|Overall user support and minor bugfixes
||Under development (Beta release only, priority=very low)
||Under development (Beta release only, priority=very low)
||Under development (concept has been proven to work but
priority for further development is very low)
The disk wizard allows the user to create a real disk from a D64 file.
The disk wizard allows the user to a D64 file from a real disk. The
best way to test and debug the Cassiopei, is by using it myself. In
order to stimulate this the "disk wizard" is a nice testbed that with
the huge benefit of, when finished, having a nice tool for creating
D64 files and/or disks. The C64 disk wizard is carefully being tested
by beta users. I'm hoping to work on the PET implementation of the
same concept soon, but unfortunately, my CBM 3032 is currently under
repair. Although I can fix it myself (I hope), this takes more time
then expected. However, regarding reliabillity there are some problems
when using fast formatting routines and high speed data transfer.
Therefore there is chosen not to implement these in this tool.
Considering that most user will not be using this tool heavily (only
occasionally for making a real disk to play a certain game that must
run from disk) speed is not a big issue.
This function is under development and currently only available for the
C64. Below are two screenshots from a C64 connected to the borderline
BBS, using the Cassiopei "BBS terminal" software. The Cassiopei has
the ability to make a telnet connection and can therefore make a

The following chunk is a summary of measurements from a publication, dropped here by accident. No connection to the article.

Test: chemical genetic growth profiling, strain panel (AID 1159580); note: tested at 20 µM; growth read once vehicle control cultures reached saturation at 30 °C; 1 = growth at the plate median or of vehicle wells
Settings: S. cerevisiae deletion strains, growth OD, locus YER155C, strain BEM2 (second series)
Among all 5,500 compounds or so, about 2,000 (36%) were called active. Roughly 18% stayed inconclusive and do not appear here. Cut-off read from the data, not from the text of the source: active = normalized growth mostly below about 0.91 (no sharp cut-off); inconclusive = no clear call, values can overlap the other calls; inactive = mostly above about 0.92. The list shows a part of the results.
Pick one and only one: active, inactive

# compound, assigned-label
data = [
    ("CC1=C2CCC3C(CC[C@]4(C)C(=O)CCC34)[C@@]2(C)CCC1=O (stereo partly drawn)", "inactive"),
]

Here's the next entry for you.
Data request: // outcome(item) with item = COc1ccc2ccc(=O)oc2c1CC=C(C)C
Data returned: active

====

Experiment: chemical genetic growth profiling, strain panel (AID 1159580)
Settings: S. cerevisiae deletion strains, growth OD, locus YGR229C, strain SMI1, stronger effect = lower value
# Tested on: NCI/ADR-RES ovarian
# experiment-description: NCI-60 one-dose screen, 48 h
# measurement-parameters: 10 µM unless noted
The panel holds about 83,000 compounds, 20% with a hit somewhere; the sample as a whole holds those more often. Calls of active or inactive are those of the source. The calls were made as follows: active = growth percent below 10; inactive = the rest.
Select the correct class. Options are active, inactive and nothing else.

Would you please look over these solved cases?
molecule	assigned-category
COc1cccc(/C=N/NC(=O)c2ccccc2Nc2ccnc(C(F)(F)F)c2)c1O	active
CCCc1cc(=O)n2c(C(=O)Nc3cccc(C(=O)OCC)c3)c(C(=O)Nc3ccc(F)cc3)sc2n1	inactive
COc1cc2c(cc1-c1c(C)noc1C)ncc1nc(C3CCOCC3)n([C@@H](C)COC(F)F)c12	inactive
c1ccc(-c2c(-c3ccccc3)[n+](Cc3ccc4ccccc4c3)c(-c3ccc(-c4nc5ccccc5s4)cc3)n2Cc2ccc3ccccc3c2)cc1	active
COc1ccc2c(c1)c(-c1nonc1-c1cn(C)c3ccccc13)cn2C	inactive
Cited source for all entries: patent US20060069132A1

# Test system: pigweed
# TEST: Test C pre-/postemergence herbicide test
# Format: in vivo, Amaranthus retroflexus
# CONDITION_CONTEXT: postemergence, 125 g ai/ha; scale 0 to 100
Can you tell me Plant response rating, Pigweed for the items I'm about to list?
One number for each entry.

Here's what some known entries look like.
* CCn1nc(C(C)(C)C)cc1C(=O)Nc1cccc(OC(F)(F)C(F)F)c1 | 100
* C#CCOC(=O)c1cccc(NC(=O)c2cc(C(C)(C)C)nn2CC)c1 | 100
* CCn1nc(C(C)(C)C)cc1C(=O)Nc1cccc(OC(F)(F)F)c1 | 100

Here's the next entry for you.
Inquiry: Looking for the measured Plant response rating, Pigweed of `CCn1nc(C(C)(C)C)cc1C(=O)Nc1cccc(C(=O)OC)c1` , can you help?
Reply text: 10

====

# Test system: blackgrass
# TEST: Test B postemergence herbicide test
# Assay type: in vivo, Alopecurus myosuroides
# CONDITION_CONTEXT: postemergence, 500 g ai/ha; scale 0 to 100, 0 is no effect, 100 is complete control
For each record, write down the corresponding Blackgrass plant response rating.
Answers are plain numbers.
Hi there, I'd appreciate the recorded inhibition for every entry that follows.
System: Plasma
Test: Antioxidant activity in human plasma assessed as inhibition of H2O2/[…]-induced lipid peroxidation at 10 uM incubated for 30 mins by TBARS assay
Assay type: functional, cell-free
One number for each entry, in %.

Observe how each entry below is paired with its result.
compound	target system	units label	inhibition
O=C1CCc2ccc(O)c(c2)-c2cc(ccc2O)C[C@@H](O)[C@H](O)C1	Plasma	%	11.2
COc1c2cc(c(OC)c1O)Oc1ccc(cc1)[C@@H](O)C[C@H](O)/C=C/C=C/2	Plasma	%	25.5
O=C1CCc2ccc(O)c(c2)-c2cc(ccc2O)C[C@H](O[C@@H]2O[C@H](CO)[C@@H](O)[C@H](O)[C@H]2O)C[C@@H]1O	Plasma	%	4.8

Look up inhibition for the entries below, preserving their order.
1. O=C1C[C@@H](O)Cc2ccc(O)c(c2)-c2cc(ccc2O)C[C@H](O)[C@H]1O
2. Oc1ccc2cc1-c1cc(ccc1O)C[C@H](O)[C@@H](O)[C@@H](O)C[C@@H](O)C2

connection to the many telnet based BBS that exist on the internet. No
additional hardware required, with this software you can visit a BBS
and relive "the internet of the past".
The BBS terminal software is under development, but a beta release is
available in the download section at the bottom of this page. In order
to use this , make sure that,you have the latest firmware installed on
your Cassiopei and don't forget to use the latest version of the user
manual, which describes this program more detail then is possible
here.Why use telnet to visit a BBS, some might ask. Well, it's getting
more and more difficult to dial in to a real phone-based BBS these
days. But fortunately many of those good-old BBS's are connected to
the internet. Thanks to the power of telnet these BBS can be reached.
And because of the Cassiopei's build in wifi capabillities you can
create a telnet connection and connect to these BBS's in a very easy
way. Meaning that you can experience the BBS's the way they were in
the past but without the use of additional hardware. A Cassiopei and
the BBS_terminal.prg program is all you need. Make sure you have you
Cassiopei properly configured (make sure that Wifi=enabled and that
you are connected to a decent wifi network).With this you can visit a